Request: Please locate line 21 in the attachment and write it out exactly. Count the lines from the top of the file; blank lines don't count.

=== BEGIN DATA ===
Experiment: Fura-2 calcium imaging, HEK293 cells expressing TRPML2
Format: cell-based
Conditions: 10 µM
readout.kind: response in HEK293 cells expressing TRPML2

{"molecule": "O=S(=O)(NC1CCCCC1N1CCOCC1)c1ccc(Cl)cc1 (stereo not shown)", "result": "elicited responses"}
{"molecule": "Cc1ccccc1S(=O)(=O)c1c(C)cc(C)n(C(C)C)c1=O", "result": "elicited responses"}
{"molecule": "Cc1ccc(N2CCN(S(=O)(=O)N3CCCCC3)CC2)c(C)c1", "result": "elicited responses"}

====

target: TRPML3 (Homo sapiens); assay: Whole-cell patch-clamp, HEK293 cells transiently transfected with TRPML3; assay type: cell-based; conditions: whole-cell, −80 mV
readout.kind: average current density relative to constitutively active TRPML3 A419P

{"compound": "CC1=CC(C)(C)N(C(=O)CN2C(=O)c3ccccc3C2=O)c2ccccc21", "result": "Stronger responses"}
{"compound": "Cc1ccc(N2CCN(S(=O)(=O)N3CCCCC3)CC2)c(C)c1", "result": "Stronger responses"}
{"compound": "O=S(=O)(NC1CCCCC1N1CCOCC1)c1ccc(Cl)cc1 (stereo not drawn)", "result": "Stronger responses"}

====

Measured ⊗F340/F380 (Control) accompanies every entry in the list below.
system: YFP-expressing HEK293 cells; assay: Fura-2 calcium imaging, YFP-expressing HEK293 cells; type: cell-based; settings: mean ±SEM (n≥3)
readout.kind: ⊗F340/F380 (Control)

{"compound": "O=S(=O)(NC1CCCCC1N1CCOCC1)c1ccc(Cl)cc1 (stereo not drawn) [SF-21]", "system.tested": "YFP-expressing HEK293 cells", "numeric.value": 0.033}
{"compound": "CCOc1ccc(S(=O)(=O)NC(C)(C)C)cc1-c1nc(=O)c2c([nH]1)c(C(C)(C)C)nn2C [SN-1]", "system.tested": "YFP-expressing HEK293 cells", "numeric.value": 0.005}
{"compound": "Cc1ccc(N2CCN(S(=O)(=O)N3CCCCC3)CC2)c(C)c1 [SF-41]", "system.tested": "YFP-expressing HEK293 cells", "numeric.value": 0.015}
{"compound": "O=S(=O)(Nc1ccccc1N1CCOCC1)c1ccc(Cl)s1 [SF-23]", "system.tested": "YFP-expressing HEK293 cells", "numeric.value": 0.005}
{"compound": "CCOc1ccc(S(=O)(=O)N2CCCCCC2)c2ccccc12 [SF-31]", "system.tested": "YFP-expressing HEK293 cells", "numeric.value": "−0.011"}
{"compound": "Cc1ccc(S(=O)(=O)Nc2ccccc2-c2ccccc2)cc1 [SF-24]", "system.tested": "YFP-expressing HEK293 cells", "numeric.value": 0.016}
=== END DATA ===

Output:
{"compound": "O=S(=O)(Nc1ccccc1N1CCOCC1)c1ccc(Cl)s1 [SF-23]", "system.tested": "YFP-expressing HEK293 cells", "numeric.value": 0.005}